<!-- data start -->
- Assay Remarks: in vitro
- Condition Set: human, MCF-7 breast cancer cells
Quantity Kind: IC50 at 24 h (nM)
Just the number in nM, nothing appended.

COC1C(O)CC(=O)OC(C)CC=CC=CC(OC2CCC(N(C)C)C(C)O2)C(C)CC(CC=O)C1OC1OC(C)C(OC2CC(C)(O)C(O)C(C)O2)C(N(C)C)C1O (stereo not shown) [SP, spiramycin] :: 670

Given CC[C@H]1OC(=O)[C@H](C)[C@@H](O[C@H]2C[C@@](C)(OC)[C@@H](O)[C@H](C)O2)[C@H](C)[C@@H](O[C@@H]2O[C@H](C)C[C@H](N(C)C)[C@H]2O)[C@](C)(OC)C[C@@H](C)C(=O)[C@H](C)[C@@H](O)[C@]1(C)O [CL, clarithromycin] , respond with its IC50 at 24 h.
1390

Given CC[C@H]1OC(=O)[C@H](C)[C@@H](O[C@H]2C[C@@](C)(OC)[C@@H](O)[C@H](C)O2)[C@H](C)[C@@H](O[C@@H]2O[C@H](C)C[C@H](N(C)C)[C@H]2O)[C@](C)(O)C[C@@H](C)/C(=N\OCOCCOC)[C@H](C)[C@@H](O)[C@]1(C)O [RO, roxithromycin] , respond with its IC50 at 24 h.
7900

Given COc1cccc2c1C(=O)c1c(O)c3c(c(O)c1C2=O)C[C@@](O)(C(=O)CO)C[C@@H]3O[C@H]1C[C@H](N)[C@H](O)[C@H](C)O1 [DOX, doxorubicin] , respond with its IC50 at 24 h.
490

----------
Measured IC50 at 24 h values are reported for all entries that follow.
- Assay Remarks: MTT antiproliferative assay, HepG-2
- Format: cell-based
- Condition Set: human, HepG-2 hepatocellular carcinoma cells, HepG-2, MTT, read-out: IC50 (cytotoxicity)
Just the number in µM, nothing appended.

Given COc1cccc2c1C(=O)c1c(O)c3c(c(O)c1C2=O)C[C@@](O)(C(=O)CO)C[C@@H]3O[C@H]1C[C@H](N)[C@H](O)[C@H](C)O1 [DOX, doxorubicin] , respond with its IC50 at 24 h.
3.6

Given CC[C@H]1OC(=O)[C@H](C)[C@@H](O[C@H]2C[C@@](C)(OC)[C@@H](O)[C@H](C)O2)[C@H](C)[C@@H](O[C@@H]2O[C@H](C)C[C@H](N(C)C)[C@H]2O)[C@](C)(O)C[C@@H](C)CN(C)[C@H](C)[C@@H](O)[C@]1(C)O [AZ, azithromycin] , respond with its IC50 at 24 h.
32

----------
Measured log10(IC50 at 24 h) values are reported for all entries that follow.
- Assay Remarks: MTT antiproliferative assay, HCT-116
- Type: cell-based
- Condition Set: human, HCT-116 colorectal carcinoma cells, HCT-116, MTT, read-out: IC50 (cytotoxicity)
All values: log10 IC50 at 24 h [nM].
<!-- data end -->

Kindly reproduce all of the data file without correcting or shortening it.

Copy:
- Assay Remarks: in vitro
- Condition Set: human, MCF-7 breast cancer cells
Quantity Kind: IC50 at 24 h (nM)
Just the number in nM, nothing appended.

COC1C(O)CC(=O)OC(C)CC=CC=CC(OC2CCC(N(C)C)C(C)O2)C(C)CC(CC=O)C1OC1OC(C)C(OC2CC(C)(O)C(O)C(C)O2)C(N(C)C)C1O (stereo not shown) [SP, spiramycin] :: 670

Given CC[C@H]1OC(=O)[C@H](C)[C@@H](O[C@H]2C[C@@](C)(OC)[C@@H](O)[C@H](C)O2)[C@H](C)[C@@H](O[C@@H]2O[C@H](C)C[C@H](N(C)C)[C@H]2O)[C@](C)(OC)C[C@@H](C)C(=O)[C@H](C)[C@@H](O)[C@]1(C)O [CL, clarithromycin] , respond with its IC50 at 24 h.
1390

Given CC[C@H]1OC(=O)[C@H](C)[C@@H](O[C@H]2C[C@@](C)(OC)[C@@H](O)[C@H](C)O2)[C@H](C)[C@@H](O[C@@H]2O[C@H](C)C[C@H](N(C)C)[C@H]2O)[C@](C)(O)C[C@@H](C)/C(=N\OCOCCOC)[C@H](C)[C@@H](O)[C@]1(C)O [RO, roxithromycin] , respond with its IC50 at 24 h.
7900

Given COc1cccc2c1C(=O)c1c(O)c3c(c(O)c1C2=O)C[C@@](O)(C(=O)CO)C[C@@H]3O[C@H]1C[C@H](N)[C@H](O)[C@H](C)O1 [DOX, doxorubicin] , respond with its IC50 at 24 h.
490

----------
Measured IC50 at 24 h values are reported for all entries that follow.
- Assay Remarks: MTT antiproliferative assay, HepG-2
- Format: cell-based
- Condition Set: human, HepG-2 hepatocellular carcinoma cells, HepG-2, MTT, read-out: IC50 (cytotoxicity)
Just the number in µM, nothing appended.

Given COc1cccc2c1C(=O)c1c(O)c3c(c(O)c1C2=O)C[C@@](O)(C(=O)CO)C[C@@H]3O[C@H]1C[C@H](N)[C@H](O)[C@H](C)O1 [DOX, doxorubicin] , respond with its IC50 at 24 h.
3.6

Given CC[C@H]1OC(=O)[C@H](C)[C@@H](O[C@H]2C[C@@](C)(OC)[C@@H](O)[C@H](C)O2)[C@H](C)[C@@H](O[C@@H]2O[C@H](C)C[C@H](N(C)C)[C@H]2O)[C@](C)(O)C[C@@H](C)CN(C)[C@H](C)[C@@H](O)[C@]1(C)O [AZ, azithromycin] , respond with its IC50 at 24 h.
32

----------
Measured log10(IC50 at 24 h) values are reported for all entries that follow.
- Assay Remarks: MTT antiproliferative assay, HCT-116
- Type: cell-based
- Condition Set: human, HCT-116 colorectal carcinoma cells, HCT-116, MTT, read-out: IC50 (cytotoxicity)
All values: log10 IC50 at 24 h [nM].